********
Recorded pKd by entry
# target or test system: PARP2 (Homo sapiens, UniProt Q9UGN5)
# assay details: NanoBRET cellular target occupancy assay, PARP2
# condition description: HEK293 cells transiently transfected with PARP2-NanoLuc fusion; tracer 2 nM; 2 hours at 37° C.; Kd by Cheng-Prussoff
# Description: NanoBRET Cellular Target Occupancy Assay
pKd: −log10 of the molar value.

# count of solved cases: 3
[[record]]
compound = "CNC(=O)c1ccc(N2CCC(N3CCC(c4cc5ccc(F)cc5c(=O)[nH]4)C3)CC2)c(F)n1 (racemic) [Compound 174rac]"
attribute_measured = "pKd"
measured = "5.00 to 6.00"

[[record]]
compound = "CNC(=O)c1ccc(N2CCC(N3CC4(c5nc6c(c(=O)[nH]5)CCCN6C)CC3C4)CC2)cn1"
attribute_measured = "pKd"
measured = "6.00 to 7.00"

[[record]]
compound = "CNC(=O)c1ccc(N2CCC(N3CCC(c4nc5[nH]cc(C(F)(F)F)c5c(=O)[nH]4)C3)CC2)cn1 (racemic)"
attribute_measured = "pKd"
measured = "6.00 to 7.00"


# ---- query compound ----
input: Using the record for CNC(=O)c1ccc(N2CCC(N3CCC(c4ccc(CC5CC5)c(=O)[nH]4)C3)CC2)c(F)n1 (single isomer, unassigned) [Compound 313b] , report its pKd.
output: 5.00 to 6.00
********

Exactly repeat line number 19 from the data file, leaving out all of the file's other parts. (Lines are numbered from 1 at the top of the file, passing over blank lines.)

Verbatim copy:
measured = "6.00 to 7.00"